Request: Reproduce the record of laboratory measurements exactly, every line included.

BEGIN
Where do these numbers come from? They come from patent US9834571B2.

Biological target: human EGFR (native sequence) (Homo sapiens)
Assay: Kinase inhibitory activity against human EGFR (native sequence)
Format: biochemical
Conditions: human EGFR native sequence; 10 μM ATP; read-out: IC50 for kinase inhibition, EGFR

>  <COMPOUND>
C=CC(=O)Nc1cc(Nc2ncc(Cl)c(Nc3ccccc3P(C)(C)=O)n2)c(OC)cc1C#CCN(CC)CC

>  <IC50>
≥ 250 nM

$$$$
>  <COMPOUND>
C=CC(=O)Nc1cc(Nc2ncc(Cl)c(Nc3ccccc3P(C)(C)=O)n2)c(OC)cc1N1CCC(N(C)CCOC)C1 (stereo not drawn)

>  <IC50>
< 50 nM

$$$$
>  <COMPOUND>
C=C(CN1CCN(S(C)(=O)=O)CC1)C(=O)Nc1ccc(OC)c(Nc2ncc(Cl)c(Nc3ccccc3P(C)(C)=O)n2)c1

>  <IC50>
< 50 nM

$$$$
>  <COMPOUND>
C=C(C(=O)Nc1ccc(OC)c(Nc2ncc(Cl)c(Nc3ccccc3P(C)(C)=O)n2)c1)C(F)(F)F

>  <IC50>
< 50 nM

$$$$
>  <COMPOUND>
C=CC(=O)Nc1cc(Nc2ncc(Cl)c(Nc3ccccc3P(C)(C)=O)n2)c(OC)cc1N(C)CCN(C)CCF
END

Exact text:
Where do these numbers come from? They come from patent US9834571B2.

Biological target: human EGFR (native sequence) (Homo sapiens)
Assay: Kinase inhibitory activity against human EGFR (native sequence)
Format: biochemical
Conditions: human EGFR native sequence; 10 μM ATP; read-out: IC50 for kinase inhibition, EGFR

>  <COMPOUND>
C=CC(=O)Nc1cc(Nc2ncc(Cl)c(Nc3ccccc3P(C)(C)=O)n2)c(OC)cc1C#CCN(CC)CC

>  <IC50>
≥ 250 nM

$$$$
>  <COMPOUND>
C=CC(=O)Nc1cc(Nc2ncc(Cl)c(Nc3ccccc3P(C)(C)=O)n2)c(OC)cc1N1CCC(N(C)CCOC)C1 (stereo not drawn)

>  <IC50>
< 50 nM

$$$$
>  <COMPOUND>
C=C(CN1CCN(S(C)(=O)=O)CC1)C(=O)Nc1ccc(OC)c(Nc2ncc(Cl)c(Nc3ccccc3P(C)(C)=O)n2)c1

>  <IC50>
< 50 nM

$$$$
>  <COMPOUND>
C=C(C(=O)Nc1ccc(OC)c(Nc2ncc(Cl)c(Nc3ccccc3P(C)(C)=O)n2)c1)C(F)(F)F

>  <IC50>
< 50 nM

$$$$
>  <COMPOUND>
C=CC(=O)Nc1cc(Nc2ncc(Cl)c(Nc3ccccc3P(C)(C)=O)n2)c(OC)cc1N(C)CCN(C)CCF